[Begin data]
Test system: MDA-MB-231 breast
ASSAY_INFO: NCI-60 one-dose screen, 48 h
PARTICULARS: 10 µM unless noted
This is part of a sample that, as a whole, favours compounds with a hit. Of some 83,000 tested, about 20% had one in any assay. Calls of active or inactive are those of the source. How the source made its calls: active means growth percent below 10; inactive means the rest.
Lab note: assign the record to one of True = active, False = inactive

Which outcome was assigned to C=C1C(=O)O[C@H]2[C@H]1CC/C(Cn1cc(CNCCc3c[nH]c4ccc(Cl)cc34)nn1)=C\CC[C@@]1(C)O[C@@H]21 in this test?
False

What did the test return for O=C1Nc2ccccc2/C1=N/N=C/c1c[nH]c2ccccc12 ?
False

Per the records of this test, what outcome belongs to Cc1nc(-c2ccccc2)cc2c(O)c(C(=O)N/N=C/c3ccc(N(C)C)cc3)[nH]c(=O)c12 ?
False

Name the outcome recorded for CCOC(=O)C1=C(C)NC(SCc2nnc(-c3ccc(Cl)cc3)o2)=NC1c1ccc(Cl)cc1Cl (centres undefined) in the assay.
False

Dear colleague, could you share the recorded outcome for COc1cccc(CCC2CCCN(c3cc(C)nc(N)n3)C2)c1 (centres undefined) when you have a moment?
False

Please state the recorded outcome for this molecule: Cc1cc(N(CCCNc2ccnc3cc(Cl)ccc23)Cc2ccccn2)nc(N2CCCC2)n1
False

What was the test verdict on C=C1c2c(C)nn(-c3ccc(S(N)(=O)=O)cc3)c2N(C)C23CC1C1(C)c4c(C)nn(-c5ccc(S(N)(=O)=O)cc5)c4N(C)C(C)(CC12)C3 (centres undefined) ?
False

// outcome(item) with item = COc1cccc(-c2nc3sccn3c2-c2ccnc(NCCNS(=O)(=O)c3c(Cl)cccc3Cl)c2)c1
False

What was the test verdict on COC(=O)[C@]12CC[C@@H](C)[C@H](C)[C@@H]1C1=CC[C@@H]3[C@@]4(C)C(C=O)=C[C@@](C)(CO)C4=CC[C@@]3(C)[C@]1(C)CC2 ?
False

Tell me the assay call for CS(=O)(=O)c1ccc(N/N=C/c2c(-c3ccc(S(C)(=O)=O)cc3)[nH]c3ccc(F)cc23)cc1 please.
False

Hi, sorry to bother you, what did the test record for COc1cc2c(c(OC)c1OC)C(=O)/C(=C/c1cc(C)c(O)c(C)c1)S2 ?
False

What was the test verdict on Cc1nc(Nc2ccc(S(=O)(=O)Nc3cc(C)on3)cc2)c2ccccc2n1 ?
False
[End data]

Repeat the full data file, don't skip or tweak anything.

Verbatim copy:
Test system: MDA-MB-231 breast
ASSAY_INFO: NCI-60 one-dose screen, 48 h
PARTICULARS: 10 µM unless noted
This is part of a sample that, as a whole, favours compounds with a hit. Of some 83,000 tested, about 20% had one in any assay. Calls of active or inactive are those of the source. How the source made its calls: active means growth percent below 10; inactive means the rest.
Lab note: assign the record to one of True = active, False = inactive

Which outcome was assigned to C=C1C(=O)O[C@H]2[C@H]1CC/C(Cn1cc(CNCCc3c[nH]c4ccc(Cl)cc34)nn1)=C\CC[C@@]1(C)O[C@@H]21 in this test?
False

What did the test return for O=C1Nc2ccccc2/C1=N/N=C/c1c[nH]c2ccccc12 ?
False

Per the records of this test, what outcome belongs to Cc1nc(-c2ccccc2)cc2c(O)c(C(=O)N/N=C/c3ccc(N(C)C)cc3)[nH]c(=O)c12 ?
False

Name the outcome recorded for CCOC(=O)C1=C(C)NC(SCc2nnc(-c3ccc(Cl)cc3)o2)=NC1c1ccc(Cl)cc1Cl (centres undefined) in the assay.
False

Dear colleague, could you share the recorded outcome for COc1cccc(CCC2CCCN(c3cc(C)nc(N)n3)C2)c1 (centres undefined) when you have a moment?
False

Please state the recorded outcome for this molecule: Cc1cc(N(CCCNc2ccnc3cc(Cl)ccc23)Cc2ccccn2)nc(N2CCCC2)n1
False

What was the test verdict on C=C1c2c(C)nn(-c3ccc(S(N)(=O)=O)cc3)c2N(C)C23CC1C1(C)c4c(C)nn(-c5ccc(S(N)(=O)=O)cc5)c4N(C)C(C)(CC12)C3 (centres undefined) ?
False

// outcome(item) with item = COc1cccc(-c2nc3sccn3c2-c2ccnc(NCCNS(=O)(=O)c3c(Cl)cccc3Cl)c2)c1
False

What was the test verdict on COC(=O)[C@]12CC[C@@H](C)[C@H](C)[C@@H]1C1=CC[C@@H]3[C@@]4(C)C(C=O)=C[C@@](C)(CO)C4=CC[C@@]3(C)[C@]1(C)CC2 ?
False

Tell me the assay call for CS(=O)(=O)c1ccc(N/N=C/c2c(-c3ccc(S(C)(=O)=O)cc3)[nH]c3ccc(F)cc23)cc1 please.
False

Hi, sorry to bother you, what did the test record for COc1cc2c(c(OC)c1OC)C(=O)/C(=C/c1cc(C)c(O)c(C)c1)S2 ?
False

What was the test verdict on Cc1nc(Nc2ccc(S(=O)(=O)Nc3cc(C)on3)cc2)c2ccccc2n1 ?
False